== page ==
Model-Driven Design-Space Exploration: The Octopus Toolset

Today’s embedded systems are rapidly becoming more complex. A systematic model-driven design trajectory is needed to provide high-quality, cost-effective systems. The Octopus toolset provides support to model, analyze and select appropriate design alternatives in the early phases of product development.


  • 201609: Journal paper on trace analysis published in STTT (see publications)
  • 201512: Performance engineering approach presented in PROMOTE2015 workshop
  • 201409: Journal paper describing an architectural blueprint for performance modelling published in STTT (see publications)
  • 201209: FORMATS 2012 keynote by Twan Basten on MDDSE and the Octopus toolset (see publications)
  • 201111: EUC 2011 paper explains how to handle uncertainty in trade-off analysis (see publications)
  • 201105: SAMOS 2011 paper details the Octopus vision (see publications)
  • 201012: SDF3 dataflow analysis tool connected
  • 201010: Website on-line



  • Leveraging combined strengths of methods and tools
  • Flexible, open, extensible set of tools
  • Targeting the high-tech embedded systems domain
  • Reuse of tools across application domains
  • High-level modeling of design alternatives
  • Reuse and consistency of models across tools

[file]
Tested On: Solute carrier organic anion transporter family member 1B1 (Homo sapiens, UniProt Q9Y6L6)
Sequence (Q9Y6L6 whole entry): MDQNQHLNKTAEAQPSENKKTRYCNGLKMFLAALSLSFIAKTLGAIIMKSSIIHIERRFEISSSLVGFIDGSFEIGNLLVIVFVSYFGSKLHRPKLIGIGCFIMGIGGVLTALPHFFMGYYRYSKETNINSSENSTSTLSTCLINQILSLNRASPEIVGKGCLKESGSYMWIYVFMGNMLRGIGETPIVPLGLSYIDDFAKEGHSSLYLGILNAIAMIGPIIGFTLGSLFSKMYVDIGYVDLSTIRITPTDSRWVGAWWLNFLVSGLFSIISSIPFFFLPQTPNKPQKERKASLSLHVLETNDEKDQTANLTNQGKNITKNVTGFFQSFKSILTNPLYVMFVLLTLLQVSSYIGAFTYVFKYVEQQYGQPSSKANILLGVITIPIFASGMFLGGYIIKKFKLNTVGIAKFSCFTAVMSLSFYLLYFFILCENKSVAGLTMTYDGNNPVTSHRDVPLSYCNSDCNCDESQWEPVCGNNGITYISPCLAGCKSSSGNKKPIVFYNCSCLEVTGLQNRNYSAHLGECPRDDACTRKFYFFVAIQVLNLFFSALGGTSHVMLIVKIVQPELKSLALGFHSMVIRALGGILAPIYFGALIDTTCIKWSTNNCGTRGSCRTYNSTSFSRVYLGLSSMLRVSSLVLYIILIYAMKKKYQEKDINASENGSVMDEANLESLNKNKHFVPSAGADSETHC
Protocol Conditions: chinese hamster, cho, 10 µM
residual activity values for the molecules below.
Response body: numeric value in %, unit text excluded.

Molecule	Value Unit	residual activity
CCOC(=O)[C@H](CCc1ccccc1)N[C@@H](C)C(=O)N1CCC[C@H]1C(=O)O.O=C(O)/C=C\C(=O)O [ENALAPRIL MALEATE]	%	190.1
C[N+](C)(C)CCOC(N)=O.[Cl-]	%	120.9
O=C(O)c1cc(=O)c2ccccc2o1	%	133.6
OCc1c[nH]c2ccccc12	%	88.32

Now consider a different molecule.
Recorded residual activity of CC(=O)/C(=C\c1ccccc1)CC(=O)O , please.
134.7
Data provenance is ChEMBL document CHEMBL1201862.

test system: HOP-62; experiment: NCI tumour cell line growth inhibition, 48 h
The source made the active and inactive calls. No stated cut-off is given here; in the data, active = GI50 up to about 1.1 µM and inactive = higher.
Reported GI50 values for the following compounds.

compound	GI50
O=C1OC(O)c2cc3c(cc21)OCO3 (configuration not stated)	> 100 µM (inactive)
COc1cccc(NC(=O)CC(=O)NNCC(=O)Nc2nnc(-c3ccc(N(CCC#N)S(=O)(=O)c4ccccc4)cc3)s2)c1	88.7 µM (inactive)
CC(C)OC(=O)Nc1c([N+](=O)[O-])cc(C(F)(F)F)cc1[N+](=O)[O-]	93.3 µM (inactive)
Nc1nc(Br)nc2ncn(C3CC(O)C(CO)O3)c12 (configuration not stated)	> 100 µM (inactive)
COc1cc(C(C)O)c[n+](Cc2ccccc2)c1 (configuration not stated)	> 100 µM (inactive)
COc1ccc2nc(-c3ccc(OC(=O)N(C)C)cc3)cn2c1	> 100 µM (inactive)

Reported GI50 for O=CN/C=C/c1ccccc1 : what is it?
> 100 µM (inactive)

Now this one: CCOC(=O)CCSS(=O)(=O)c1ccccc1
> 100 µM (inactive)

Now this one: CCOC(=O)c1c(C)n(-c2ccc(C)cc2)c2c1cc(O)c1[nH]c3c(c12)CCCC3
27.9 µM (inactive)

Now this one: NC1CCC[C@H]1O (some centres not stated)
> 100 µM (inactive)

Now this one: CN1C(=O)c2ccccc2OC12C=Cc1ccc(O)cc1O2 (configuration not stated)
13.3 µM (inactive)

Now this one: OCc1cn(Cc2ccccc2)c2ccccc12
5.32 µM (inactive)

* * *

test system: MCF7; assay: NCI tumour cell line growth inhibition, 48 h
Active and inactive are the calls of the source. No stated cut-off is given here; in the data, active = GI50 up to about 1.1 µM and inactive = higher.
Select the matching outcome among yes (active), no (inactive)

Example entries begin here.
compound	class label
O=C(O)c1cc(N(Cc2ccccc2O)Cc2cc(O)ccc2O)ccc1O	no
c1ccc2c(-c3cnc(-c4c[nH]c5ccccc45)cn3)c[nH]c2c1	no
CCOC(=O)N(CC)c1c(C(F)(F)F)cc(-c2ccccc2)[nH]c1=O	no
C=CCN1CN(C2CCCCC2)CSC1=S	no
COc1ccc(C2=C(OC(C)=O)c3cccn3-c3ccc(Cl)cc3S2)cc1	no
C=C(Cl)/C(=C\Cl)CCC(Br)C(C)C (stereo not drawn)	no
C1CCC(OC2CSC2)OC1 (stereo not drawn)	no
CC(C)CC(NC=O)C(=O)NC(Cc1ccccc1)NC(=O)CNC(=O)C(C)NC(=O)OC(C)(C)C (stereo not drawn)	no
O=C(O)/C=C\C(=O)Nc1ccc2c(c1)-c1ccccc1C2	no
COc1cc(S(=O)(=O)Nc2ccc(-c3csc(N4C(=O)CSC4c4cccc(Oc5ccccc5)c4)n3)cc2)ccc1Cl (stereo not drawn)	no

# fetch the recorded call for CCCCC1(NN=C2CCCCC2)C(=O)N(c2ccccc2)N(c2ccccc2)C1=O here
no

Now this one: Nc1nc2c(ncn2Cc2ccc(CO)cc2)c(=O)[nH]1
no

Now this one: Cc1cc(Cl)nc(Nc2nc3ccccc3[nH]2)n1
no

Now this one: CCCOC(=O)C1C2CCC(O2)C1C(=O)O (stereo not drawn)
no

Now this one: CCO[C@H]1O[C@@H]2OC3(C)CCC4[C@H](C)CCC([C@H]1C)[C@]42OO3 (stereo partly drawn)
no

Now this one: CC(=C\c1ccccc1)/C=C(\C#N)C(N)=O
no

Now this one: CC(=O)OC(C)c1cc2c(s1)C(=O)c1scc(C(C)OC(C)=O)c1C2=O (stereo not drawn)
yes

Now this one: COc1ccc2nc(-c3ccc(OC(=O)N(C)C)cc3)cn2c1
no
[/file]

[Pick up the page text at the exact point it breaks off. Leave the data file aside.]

• Functional verification and performance analysis
  • (Semi-)automatic exploration and synthesis
  • Methodological and communication support for designers


An important challenge in the early stages of the design of embedded systems are the many design possibilities that need to be considered. The design spaces usually involve multiple metrics of interest (timing, resource usage, energy usage, cost, etc.) and multiple design parameters (e.g. the number and type of processing cores, sizes and organization of memories, interconnect, scheduling and arbitration policies, etc.). The relation between design choices on the one hand and metrics of interest on the other hand is often very difficult to establish, due to aspects such as concurrency, dynamic application behavior, and resource sharing. No single modeling approach or analysis tool is fit to cope with all the challenges of modern embedded-system design.

The Octopus toolset supports model-driven design-space exploration (DSE) during the early phases of system design. It aims to support:

  1) high-level modeling based on a clear separation of application, platform, and the application-to-platform mapping,
  2) formal analysis of functional correctness and performance, and
  3) (semi-)automatic exploration of alternatives and synthesis of optimized designs.

The toolset follows the Y-chart approach to DSE, and it is centered around the DSE Intermediate Representation (DSEIR) that is specifically designed to support Y-chart-based DSE. The toolset architecture allows

  1) easy reuse of models between different tools, while providing model consistency,
  2) the systematic and combined use of different tools, and
  3) domain-specific abstractions to support different application domains and easy reuse of tools across domains.

The Y-chart: Design-space exploration typically involves the co-development of an application, a platform, and the mapping of the application onto the platform. Diagnostic information is used to (semi-automatically) improve application, platform, and/or mapping.

Kienhuis et al. A Methodology to Design Programmable Embedded Systems. The Y-Chart Approach. LNCS 2268. Springer. 2002.